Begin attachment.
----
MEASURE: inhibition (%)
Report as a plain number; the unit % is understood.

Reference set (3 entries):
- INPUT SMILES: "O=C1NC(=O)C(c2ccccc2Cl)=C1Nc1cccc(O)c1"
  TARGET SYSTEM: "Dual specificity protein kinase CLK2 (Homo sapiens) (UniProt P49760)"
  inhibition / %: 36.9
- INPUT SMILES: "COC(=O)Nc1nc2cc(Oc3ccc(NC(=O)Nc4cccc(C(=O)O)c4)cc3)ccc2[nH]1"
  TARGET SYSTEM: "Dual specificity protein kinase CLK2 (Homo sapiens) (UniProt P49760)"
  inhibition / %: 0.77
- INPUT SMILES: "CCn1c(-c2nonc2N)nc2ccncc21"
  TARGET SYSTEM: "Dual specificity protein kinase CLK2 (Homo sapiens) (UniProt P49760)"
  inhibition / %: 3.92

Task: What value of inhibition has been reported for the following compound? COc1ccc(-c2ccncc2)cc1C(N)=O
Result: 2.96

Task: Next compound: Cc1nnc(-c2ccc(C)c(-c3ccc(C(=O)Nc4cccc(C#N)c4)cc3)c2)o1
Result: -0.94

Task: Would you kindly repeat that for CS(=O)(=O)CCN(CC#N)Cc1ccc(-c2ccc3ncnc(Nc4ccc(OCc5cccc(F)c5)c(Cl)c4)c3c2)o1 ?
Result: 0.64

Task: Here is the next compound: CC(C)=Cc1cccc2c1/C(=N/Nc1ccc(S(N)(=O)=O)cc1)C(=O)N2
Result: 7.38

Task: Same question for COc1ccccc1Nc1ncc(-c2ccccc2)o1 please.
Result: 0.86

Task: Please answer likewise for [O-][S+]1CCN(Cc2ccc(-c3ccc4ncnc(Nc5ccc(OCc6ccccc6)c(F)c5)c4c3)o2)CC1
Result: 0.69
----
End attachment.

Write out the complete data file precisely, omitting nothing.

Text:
MEASURE: inhibition (%)
Report as a plain number; the unit % is understood.

Reference set (3 entries):
- INPUT SMILES: "O=C1NC(=O)C(c2ccccc2Cl)=C1Nc1cccc(O)c1"
  TARGET SYSTEM: "Dual specificity protein kinase CLK2 (Homo sapiens) (UniProt P49760)"
  inhibition / %: 36.9
- INPUT SMILES: "COC(=O)Nc1nc2cc(Oc3ccc(NC(=O)Nc4cccc(C(=O)O)c4)cc3)ccc2[nH]1"
  TARGET SYSTEM: "Dual specificity protein kinase CLK2 (Homo sapiens) (UniProt P49760)"
  inhibition / %: 0.77
- INPUT SMILES: "CCn1c(-c2nonc2N)nc2ccncc21"
  TARGET SYSTEM: "Dual specificity protein kinase CLK2 (Homo sapiens) (UniProt P49760)"
  inhibition / %: 3.92

Task: What value of inhibition has been reported for the following compound? COc1ccc(-c2ccncc2)cc1C(N)=O
Result: 2.96

Task: Next compound: Cc1nnc(-c2ccc(C)c(-c3ccc(C(=O)Nc4cccc(C#N)c4)cc3)c2)o1
Result: -0.94

Task: Would you kindly repeat that for CS(=O)(=O)CCN(CC#N)Cc1ccc(-c2ccc3ncnc(Nc4ccc(OCc5cccc(F)c5)c(Cl)c4)c3c2)o1 ?
Result: 0.64

Task: Here is the next compound: CC(C)=Cc1cccc2c1/C(=N/Nc1ccc(S(N)(=O)=O)cc1)C(=O)N2
Result: 7.38

Task: Same question for COc1ccccc1Nc1ncc(-c2ccccc2)o1 please.
Result: 0.86

Task: Please answer likewise for [O-][S+]1CCN(Cc2ccc(-c3ccc4ncnc(Nc5ccc(OCc6ccccc6)c(F)c5)c4c3)o2)CC1
Result: 0.69